Training

We are now ready to write the necessary code to train our model on the MNIST dataset. We shall define the code for this training section in the file: src/training.rs.

Instead of a simple tensor, the model should output an item that can be understood by the learner, a struct whose responsibility is to apply an optimizer to the model. The output struct is used for all metrics calculated during the training. Therefore it should include all the necessary information to calculate any metric that you want for a task.

Burn provides two basic output types: ClassificationOutput and RegressionOutput. They implement the necessary trait to be used with metrics. It is possible to create your own item, but it is beyond the scope of this guide.

Since the MNIST task is a classification problem, we will use the ClassificationOutput type.

impl<B: Backend> Model<B> {
    pub fn forward_classification(
        &self,
        images: Tensor<B, 3>,
        targets: Tensor<B, 1, Int>,
    ) -> ClassificationOutput<B> {
        let output = self.forward(images);
        let loss = CrossEntropyLoss::new(None).forward(output.clone(), targets.clone());

        ClassificationOutput::new(loss, output, targets)
    }
}

As evident from the preceding code block, we employ the cross-entropy loss module for loss calculation, without the inclusion of any padding token. We then return the classification output containing the loss, the output tensor with all logits and the targets.

Please take note that tensor operations receive owned tensors as input. For reusing a tensor multiple times, you need to use the clone() function. There's no need to worry; this process won't involve actual copying of the tensor data. Instead, it will simply indicate that the tensor is employed in multiple instances, implying that certain operations won't be performed in place. In summary, our API has been designed with owned tensors to optimize performance.

Moving forward, we will proceed with the implementation of both the training and validation steps for our model.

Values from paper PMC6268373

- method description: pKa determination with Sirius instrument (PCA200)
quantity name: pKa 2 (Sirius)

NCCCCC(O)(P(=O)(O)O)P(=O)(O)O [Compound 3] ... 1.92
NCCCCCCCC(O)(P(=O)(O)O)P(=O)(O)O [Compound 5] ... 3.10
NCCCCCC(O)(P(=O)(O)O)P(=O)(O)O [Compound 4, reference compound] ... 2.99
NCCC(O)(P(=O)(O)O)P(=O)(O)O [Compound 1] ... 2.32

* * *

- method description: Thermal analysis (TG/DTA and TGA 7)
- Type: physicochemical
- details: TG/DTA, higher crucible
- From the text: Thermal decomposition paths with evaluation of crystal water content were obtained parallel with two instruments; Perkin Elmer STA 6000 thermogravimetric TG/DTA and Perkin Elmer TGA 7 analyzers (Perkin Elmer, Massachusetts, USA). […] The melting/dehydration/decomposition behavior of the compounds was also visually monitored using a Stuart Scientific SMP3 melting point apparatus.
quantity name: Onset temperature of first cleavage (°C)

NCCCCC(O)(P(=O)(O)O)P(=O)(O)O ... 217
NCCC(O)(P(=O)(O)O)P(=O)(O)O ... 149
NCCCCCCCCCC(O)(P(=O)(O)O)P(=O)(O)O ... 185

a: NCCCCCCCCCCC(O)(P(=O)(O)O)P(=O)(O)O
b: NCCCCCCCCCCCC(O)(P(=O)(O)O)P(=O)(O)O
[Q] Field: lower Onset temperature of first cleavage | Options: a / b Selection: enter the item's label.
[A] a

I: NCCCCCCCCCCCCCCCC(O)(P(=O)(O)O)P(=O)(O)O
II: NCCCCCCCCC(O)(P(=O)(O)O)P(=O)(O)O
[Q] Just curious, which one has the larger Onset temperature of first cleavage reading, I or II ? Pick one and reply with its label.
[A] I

impl<B: AutodiffBackend> TrainStep<MNISTBatch<B>, ClassificationOutput<B>> for Model<B> {
    fn step(&self, batch: MNISTBatch<B>) -> TrainOutput<ClassificationOutput<B>> {
        let item = self.forward_classification(batch.images, batch.targets);

        TrainOutput::new(self, item.loss.backward(), item)
    }
}

impl<B: Backend> ValidStep<MNISTBatch<B>, ClassificationOutput<B>> for Model<B> {
    fn step(&self, batch: MNISTBatch<B>) -> ClassificationOutput<B> {
        self.forward_classification(batch.images, batch.targets)
    }
}

Here we define the input and output types as generic arguments in the TrainStep and ValidStep. We will call them MNISTBatch and ClassificationOutput. In the training step, the computation of gradients is straightforward, necessitating a simple invocation of backward() on the loss. Note that contrary to PyTorch, gradients are not stored alongside each tensor parameter, but are rather returned by the backward pass, as such: let gradients = loss.backward();. The gradient of a parameter can be obtained with the grad function: let grad = tensor.grad(&gradients);. Although it is not necessary when using the learner struct and the optimizers, it can prove to be quite useful when debugging or writing custom training loops. One of the differences between the training and the validation steps is that the former requires the backend to implement AutodiffBackend and not just Backend. Otherwise, the backward function is not available, as the backend does not support autodiff. We will see later how to create a backend with autodiff support.

🦀 Generic Type Constraints in Method Definitions

Although generic data types, trait and trait bounds were already introduced in previous sections of this guide, the previous code snippet might be a lot to take in at first.

In the example above, we implement the TrainStep and ValidStep trait for our Model struct, which is generic over the Backend trait as has been covered before. These traits are provided by burn::train and define a common step method that should be implemented for all structs. Since the trait is generic over the input and output types, the trait implementation must specify the concrete types used. This is where the additional type constraints appear <MNISTBatch<B>, ClassificationOutput<B>>. As we saw previously, the concrete input type for the batch is MNISTBatch, and the output of the forward pass is ClassificationOutput. The step method signature matches the concrete input and output types.